Dear Seniors, Don’t Forget What You Gained

About two months ago, seniors were normally going about their daily schedules and classes. We were aware of a virus circulating China and beginning to touch down in Europe. Two months ago exactly this weekend we were celebrating St. Patrick’s Day early on campus, as it usually falls during spring break. In the two months since, seniors have begrudgingly adapted to virtual classes and realized their college career will not return to normalcy before graduation. Although virtual ceremonies are the alternative, nothing compares to the culminating hoorah of a commencement ceremony. I can’t tell you how many social media posts I’ve read that express every senior’s sadness, frustration and anger. I’m not even graduating until next year and I was heartbroken.

It has not emotionally hit me that things have gone astray. To me, we're weathering this storm (sometimes poorly), and will return to classes in the fall (cross your fingers). Maybe I’m in denial that a majority of my friends I’ve grown up with since freshman year are leaving. However, I want to remind seniors to look at what you’ve gained since you took your first campus tour and knew this was the place you would begin a new chapter.  

people sitting in chairs and taking notes

You may have come in ready to tackle your major or you had a couple interests up your sleeve. Over the next four years, each year was different. You lived in dorms, lectures were big and so did the feel of campus. By the end of the year, we recognized faces in the hallways and familiarized ourselves with professors. You popped into office hours to figure out how to prepare for exams and final projects. When sophomore year came around, you were on route to finishing general education requirements. You paid your dues and moved into your Greek house. Junior year you had an apartment, cooked your own meals, ran for the bus and had the privilege as an upperclassman of choosing later classes - 8 a.m.’s be damned. You got admitted to your study abroad program and hopped off a plane into a new country, culture, language, and mindset. You found your favorite spot in the corner of a library or cafe that allowed you to focus on work.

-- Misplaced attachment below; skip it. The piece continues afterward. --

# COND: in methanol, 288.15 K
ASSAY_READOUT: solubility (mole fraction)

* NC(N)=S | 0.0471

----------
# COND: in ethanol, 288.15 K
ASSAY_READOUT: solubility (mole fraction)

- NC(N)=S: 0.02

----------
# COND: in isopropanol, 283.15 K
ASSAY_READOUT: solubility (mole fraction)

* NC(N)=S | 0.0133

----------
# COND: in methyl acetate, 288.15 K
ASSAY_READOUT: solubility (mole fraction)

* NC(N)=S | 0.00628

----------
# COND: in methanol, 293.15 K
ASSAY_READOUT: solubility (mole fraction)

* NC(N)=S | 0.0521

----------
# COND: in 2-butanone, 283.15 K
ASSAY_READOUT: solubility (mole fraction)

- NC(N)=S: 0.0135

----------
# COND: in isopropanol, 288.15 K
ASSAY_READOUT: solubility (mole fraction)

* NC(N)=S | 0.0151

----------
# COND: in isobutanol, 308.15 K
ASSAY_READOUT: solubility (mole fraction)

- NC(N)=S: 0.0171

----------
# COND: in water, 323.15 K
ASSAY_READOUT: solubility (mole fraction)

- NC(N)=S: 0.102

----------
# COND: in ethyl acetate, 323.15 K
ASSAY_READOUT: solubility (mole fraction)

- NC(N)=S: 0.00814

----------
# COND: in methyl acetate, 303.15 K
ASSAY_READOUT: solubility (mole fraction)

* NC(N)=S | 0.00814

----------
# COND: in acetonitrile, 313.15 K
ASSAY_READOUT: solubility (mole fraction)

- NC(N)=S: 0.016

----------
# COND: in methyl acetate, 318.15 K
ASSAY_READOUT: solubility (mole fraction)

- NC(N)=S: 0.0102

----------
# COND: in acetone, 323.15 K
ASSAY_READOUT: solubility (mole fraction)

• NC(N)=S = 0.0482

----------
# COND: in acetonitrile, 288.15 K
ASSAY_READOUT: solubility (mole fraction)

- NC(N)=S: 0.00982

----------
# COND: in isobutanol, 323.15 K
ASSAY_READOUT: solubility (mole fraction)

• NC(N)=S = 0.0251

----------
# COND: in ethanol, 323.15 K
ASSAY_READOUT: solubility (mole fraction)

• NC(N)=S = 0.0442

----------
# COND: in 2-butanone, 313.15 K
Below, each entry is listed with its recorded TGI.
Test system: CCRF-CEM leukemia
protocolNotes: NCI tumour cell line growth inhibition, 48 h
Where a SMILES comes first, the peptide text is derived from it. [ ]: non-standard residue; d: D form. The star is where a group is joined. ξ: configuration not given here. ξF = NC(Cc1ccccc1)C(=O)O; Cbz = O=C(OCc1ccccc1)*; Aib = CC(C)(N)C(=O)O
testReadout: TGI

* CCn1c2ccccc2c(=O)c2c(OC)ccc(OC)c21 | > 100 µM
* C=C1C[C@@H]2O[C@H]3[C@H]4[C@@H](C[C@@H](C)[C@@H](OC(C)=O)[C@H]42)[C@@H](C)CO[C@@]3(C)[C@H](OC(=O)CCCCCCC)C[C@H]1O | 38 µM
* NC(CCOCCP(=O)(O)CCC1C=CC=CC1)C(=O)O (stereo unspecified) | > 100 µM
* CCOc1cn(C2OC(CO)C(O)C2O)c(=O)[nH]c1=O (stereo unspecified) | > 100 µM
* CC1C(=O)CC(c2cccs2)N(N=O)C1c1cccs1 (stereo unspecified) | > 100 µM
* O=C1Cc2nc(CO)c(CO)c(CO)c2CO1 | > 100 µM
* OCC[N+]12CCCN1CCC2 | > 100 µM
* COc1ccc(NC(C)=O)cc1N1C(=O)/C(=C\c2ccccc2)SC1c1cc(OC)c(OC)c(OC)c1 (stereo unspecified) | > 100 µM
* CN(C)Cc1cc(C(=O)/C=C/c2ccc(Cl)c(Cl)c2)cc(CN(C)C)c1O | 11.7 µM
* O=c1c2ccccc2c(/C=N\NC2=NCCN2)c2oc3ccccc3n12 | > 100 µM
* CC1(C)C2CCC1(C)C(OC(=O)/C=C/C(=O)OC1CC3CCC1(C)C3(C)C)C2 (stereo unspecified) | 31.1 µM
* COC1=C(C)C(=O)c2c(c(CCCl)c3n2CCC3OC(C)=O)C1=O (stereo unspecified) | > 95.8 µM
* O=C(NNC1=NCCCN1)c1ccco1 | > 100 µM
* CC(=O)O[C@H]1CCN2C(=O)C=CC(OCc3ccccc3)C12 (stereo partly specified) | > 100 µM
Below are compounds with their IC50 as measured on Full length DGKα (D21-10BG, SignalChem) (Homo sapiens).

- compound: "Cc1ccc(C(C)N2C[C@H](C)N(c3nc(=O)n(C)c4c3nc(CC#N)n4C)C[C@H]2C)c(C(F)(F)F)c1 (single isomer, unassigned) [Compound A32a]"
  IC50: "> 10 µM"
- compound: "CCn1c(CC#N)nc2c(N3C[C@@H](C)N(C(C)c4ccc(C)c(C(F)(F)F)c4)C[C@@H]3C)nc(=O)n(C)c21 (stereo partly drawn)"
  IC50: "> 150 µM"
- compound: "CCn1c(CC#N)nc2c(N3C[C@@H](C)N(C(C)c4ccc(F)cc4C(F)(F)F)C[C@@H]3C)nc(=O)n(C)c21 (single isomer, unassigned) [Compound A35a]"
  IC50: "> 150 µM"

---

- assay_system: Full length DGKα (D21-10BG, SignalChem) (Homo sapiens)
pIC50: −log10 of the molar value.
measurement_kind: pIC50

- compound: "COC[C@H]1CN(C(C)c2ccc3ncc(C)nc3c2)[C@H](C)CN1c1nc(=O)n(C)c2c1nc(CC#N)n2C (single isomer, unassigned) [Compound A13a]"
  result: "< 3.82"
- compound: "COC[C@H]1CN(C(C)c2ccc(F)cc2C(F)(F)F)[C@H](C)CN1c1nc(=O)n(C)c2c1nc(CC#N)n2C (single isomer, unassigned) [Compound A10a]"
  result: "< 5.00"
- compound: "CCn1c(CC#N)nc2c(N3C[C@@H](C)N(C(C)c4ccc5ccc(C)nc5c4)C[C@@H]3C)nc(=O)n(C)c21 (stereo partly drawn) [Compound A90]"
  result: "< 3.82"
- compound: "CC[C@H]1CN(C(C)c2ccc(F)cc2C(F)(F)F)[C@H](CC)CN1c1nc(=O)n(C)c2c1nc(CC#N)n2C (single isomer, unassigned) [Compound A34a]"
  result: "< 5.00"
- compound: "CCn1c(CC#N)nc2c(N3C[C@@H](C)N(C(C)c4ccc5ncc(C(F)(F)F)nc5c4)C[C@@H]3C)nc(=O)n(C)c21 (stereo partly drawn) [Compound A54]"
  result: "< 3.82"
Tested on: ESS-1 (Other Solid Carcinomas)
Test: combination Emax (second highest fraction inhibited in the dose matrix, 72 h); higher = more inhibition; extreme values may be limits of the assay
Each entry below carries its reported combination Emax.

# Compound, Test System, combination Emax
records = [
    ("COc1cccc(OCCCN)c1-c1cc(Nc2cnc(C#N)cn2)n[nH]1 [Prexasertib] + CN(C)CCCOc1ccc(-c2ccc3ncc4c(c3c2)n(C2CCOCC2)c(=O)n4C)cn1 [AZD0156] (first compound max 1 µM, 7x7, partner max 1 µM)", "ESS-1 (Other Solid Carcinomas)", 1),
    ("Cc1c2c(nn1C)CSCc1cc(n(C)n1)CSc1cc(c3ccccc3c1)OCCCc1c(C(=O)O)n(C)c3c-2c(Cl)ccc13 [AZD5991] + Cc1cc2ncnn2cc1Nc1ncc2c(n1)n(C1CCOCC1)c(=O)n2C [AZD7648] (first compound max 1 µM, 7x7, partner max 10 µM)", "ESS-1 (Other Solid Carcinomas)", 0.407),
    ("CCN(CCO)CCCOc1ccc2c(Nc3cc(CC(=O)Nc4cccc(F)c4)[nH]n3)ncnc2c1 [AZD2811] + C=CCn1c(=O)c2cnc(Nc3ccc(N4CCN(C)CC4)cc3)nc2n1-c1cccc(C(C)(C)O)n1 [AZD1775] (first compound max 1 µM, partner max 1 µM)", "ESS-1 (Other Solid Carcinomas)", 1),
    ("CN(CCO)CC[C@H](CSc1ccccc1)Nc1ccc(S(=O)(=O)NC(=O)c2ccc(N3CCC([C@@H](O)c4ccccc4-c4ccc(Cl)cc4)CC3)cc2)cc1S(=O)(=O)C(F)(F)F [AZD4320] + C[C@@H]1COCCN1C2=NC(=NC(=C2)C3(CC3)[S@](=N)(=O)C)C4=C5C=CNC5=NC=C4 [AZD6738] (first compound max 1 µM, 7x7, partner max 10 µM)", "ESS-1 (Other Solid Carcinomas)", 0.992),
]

a round cafe table with two chairs around it and books and a succulent on top of it. there are three plants on a ledge to the right.

Then finally, senior year came in all its glory. Senior thesis classes, labs and internships. To be honest, maybe you finally had more time to sleep. Part time jobs paid for nights out with friends. Brunches turned into pregames on game days; gear and all. You were surrounded by your chosen family for Friendsgiving. Endless studying for exams. Job fairs were daunting and full of potential. Springtime was just around the corner. That’s the thing about seasons; they always come back around to give us another chance.

For purely selfish reasons, I mourn the time we lost. It feels like we were cursed from the beginning. We started our college careers amidst a bumpy presidential election and now here we are in the middle of a pandemic. For all that we lost, cried and struggled over these past two months, look at all that you accomplished the last four years. Don’t forget to reflect on all that you gained in the process. For me, that is you. Thank you for the memories. 

Congratulations on this amazing accomplishment. I’m cheering you on.